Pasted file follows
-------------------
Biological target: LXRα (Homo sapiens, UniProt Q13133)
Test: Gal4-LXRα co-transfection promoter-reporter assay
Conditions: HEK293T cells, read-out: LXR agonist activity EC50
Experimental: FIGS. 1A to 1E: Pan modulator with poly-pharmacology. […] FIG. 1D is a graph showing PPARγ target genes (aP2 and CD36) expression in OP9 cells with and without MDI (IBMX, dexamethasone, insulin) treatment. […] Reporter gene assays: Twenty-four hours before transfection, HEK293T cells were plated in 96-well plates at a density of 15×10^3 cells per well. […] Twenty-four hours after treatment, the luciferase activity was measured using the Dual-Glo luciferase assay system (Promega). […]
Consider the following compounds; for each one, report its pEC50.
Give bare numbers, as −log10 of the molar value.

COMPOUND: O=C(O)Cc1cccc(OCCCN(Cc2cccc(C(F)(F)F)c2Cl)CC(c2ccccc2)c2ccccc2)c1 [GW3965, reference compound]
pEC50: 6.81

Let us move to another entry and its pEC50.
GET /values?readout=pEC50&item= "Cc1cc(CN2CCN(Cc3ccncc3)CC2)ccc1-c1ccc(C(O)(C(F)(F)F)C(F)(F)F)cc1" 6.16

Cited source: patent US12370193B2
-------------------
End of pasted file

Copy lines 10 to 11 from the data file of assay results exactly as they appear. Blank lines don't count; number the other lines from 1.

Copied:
GET /values?readout=pEC50&item= "Cc1cc(CN2CCN(Cc3ccncc3)CC2)ccc1-c1ccc(C(O)(C(F)(F)F)C(F)(F)F)cc1" 6.16

Cited source: patent US12370193B2